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IBM Competition Pushes Student Teams To Tackle Big Data Research Problems

Prominent schools around the world are competing in the second annual Power8 University Challenge. This event brings computer science faculty and students together at their institutions to tackle big data research using IBM's latest high-performance computing tools.

Last year's winner, a team from Rice University, took the prize for its work, "Genome Assembly in a Week." Team leader Professor Erez Aiden and his students Sarah Nyquist and Chris Lui were recognized for their efforts in using POWER8-based computational approaches to assemble a complete genome in a week.

Power8 is a type of RISC chip based on the Power architecture, a technical specification governed by a consortium of companies and other types of organizations under the umbrella of

OpenPOWER, a foundation dedicated to creating an open ecosystem that uses the POWER architecture, introduced the university challenge with IBM and affiliated member companies such as Nvidia and Mellanox Technologies.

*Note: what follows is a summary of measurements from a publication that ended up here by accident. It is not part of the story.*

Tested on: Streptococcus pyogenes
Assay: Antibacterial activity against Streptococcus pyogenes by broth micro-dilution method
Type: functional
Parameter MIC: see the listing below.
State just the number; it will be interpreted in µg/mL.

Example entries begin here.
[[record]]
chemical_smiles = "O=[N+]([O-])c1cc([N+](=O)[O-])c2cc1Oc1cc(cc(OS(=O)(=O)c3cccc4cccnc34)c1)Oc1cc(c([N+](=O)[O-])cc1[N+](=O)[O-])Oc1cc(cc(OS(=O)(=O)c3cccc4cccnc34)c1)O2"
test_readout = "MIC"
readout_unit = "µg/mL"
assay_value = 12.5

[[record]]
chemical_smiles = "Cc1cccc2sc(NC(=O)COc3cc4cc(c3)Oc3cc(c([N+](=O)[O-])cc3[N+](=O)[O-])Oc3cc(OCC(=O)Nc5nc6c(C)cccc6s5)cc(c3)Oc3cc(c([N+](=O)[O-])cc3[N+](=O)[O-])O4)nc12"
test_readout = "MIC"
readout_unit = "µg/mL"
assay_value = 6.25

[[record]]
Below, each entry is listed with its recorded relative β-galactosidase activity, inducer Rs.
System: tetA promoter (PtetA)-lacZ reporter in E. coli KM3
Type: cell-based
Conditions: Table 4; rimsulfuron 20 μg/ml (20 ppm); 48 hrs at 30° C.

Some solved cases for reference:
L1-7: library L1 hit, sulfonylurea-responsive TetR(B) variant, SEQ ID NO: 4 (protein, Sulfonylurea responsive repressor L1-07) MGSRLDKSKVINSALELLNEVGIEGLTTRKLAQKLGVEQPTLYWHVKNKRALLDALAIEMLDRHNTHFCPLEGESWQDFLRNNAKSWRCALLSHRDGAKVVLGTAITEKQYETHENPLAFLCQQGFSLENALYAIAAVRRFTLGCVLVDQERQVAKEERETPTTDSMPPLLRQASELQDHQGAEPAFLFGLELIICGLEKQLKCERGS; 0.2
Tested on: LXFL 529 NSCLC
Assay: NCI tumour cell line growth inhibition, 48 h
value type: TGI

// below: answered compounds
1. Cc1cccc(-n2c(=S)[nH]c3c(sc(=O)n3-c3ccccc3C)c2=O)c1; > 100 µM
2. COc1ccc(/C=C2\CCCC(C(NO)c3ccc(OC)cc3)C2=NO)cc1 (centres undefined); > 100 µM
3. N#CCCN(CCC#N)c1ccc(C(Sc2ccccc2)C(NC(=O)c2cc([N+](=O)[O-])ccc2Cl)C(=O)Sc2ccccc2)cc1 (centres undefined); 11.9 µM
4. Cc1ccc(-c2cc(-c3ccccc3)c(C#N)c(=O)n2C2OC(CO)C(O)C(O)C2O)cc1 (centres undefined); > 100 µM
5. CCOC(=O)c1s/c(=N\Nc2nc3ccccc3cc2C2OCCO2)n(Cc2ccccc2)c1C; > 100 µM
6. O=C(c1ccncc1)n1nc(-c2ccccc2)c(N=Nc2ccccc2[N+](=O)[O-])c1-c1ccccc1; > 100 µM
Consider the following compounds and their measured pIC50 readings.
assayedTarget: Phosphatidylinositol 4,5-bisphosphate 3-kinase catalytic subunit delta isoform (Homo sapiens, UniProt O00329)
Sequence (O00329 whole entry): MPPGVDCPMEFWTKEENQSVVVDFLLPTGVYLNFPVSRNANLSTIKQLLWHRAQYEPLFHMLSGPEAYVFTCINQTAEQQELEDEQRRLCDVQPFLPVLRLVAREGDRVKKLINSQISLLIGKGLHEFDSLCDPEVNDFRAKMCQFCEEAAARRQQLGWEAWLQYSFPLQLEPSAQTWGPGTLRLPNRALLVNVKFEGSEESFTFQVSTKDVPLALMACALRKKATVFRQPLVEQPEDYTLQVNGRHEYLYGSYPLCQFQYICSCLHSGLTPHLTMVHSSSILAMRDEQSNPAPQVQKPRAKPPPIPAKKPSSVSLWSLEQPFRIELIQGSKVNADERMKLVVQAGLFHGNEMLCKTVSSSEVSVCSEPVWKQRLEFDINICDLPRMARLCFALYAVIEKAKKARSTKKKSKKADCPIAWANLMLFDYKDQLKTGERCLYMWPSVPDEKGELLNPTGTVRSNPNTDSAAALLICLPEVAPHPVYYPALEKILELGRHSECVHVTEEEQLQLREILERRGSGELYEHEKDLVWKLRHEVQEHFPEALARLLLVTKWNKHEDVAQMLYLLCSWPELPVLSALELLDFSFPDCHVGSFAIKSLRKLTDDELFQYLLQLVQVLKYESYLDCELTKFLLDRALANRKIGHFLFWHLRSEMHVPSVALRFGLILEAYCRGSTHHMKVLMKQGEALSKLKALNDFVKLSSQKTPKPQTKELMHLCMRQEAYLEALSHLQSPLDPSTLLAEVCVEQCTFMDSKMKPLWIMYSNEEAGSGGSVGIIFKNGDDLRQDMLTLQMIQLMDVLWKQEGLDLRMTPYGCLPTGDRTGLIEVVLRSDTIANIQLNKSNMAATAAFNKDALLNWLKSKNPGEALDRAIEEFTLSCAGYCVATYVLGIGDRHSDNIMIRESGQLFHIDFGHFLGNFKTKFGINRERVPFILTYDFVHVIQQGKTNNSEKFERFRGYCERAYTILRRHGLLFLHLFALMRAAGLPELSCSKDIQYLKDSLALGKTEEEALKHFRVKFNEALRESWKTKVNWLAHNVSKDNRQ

Among this year's institutional competitors are:

  • Holland's Delft Technical University, which is working to accelerate gene sequencing with the use of POWER8 along with reconfigurable acceleration as a platform for in-memory big data computation on Apache Spark;
  • China's Tsinghua University, which is doing machine-based stock price prediction using social network data and company news;
  • Louisiana State University, which is introducing innovations to a university-developed genome assembler that will allow terabytes of "less expensive" flash to appear as main memory to the genome assembly application; and
  • The University of Texas at Austin, where the Texas Advanced Computing Center is incorporating IBM POWER8 systems into an existing research infrastructure cloud named FAbRIC to make services available to a worldwide audience of OpenPOWER developers for research purposes.

The competition will continue through the fall. During IBM's InterConnect2016 cloud and mobile conference in February, a "best in class" winner will be announced.

"The incredible momentum of the open, collaborative innovation model of OpenPOWER has students and professors more excited than ever to work with Power Systems," said Terri Virnig, vice president of IBM's power ecosystem and strategy group, in a blog article about the contest.

About the Author

Dian Schaffhauser is a senior contributing editor for 1105 Media's education publications THE Journal, Campus Technology and Spaces4Learning. She can be reached at [email protected] or on Twitter @schaffhauser.

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